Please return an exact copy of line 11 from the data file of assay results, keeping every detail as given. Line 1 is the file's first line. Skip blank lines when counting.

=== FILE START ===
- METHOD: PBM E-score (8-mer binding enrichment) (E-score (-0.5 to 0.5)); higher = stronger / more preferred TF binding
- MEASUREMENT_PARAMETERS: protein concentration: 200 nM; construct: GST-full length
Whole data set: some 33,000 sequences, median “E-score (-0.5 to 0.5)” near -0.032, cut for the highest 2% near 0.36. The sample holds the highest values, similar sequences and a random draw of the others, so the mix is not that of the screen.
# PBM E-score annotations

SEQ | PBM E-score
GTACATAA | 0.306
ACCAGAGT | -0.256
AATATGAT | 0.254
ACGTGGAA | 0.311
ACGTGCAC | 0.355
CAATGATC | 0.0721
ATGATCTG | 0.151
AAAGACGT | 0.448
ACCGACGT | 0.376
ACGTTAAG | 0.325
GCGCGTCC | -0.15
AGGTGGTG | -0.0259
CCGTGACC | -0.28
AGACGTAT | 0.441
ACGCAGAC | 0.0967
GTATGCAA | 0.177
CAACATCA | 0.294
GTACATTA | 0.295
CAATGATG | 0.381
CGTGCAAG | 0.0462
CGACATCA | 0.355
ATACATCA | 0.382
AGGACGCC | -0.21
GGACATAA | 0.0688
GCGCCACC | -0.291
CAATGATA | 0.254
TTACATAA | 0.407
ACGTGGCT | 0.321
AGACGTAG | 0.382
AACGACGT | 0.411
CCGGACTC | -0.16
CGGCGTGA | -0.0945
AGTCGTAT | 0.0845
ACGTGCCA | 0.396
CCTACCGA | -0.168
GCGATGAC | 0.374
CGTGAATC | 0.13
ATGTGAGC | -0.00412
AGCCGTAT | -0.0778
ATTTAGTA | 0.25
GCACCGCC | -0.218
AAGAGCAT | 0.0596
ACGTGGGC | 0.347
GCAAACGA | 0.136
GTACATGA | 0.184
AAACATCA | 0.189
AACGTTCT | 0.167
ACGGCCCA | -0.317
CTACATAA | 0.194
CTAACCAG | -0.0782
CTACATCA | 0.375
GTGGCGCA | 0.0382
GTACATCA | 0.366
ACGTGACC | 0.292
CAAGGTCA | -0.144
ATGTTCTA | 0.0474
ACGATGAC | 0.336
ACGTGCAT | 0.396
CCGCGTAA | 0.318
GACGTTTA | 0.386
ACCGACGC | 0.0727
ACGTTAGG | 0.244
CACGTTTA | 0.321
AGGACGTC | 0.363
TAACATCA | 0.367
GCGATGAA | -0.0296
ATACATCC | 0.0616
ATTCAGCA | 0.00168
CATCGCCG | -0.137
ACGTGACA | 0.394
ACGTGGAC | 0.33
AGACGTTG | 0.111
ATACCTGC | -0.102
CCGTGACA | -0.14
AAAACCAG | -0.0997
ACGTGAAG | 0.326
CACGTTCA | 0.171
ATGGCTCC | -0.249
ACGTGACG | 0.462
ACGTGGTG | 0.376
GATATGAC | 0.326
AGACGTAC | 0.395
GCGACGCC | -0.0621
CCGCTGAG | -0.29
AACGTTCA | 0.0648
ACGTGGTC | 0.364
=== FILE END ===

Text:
CAATGATC | 0.0721